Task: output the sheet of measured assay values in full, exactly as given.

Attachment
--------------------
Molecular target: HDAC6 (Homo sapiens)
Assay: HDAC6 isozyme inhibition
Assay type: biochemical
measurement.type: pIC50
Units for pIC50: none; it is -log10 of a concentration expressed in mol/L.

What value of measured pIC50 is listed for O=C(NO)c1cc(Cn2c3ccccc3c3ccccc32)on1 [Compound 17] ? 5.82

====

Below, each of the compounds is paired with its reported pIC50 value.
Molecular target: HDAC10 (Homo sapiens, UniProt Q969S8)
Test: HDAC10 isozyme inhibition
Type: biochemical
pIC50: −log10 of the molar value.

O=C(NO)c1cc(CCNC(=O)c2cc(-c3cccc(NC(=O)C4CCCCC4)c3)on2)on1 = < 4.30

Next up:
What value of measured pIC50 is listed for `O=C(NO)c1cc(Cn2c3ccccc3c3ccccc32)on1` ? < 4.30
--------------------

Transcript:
Molecular target: HDAC6 (Homo sapiens)
Assay: HDAC6 isozyme inhibition
Assay type: biochemical
measurement.type: pIC50
Units for pIC50: none; it is -log10 of a concentration expressed in mol/L.

What value of measured pIC50 is listed for O=C(NO)c1cc(Cn2c3ccccc3c3ccccc32)on1 [Compound 17] ? 5.82

====

Below, each of the compounds is paired with its reported pIC50 value.
Molecular target: HDAC10 (Homo sapiens, UniProt Q969S8)
Test: HDAC10 isozyme inhibition
Type: biochemical
pIC50: −log10 of the molar value.

O=C(NO)c1cc(CCNC(=O)c2cc(-c3cccc(NC(=O)C4CCCCC4)c3)on2)on1 = < 4.30

Next up:
What value of measured pIC50 is listed for `O=C(NO)c1cc(Cn2c3ccccc3c3ccccc32)on1` ? < 4.30